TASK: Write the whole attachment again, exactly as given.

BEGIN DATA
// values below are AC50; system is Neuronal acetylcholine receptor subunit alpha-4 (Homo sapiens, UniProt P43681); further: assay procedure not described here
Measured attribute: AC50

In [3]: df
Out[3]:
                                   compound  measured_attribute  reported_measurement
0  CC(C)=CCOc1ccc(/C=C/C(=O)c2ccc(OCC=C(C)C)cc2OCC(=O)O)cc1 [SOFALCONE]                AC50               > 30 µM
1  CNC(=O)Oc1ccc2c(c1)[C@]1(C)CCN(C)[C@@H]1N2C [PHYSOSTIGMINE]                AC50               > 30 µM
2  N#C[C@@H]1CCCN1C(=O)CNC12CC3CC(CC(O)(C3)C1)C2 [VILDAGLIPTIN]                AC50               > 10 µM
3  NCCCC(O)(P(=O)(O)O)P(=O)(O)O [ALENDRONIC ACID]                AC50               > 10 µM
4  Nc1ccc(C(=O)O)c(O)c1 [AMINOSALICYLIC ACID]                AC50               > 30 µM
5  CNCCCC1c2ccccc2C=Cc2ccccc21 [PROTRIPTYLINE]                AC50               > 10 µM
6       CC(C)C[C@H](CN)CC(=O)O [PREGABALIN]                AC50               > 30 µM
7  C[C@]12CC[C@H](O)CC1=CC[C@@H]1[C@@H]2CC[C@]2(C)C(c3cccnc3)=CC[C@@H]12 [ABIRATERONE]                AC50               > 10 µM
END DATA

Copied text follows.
// values below are AC50; system is Neuronal acetylcholine receptor subunit alpha-4 (Homo sapiens, UniProt P43681); further: assay procedure not described here
Measured attribute: AC50

In [3]: df
Out[3]:
                                   compound  measured_attribute  reported_measurement
0  CC(C)=CCOc1ccc(/C=C/C(=O)c2ccc(OCC=C(C)C)cc2OCC(=O)O)cc1 [SOFALCONE]                AC50               > 30 µM
1  CNC(=O)Oc1ccc2c(c1)[C@]1(C)CCN(C)[C@@H]1N2C [PHYSOSTIGMINE]                AC50               > 30 µM
2  N#C[C@@H]1CCCN1C(=O)CNC12CC3CC(CC(O)(C3)C1)C2 [VILDAGLIPTIN]                AC50               > 10 µM
3  NCCCC(O)(P(=O)(O)O)P(=O)(O)O [ALENDRONIC ACID]                AC50               > 10 µM
4  Nc1ccc(C(=O)O)c(O)c1 [AMINOSALICYLIC ACID]                AC50               > 30 µM
5  CNCCCC1c2ccccc2C=Cc2ccccc21 [PROTRIPTYLINE]                AC50               > 10 µM
6       CC(C)C[C@H](CN)CC(=O)O [PREGABALIN]                AC50               > 30 µM
7  C[C@]12CC[C@H](O)CC1=CC[C@@H]1[C@@H]2CC[C@]2(C)C(c3cccnc3)=CC[C@@H]12 [ABIRATERONE]                AC50               > 10 µM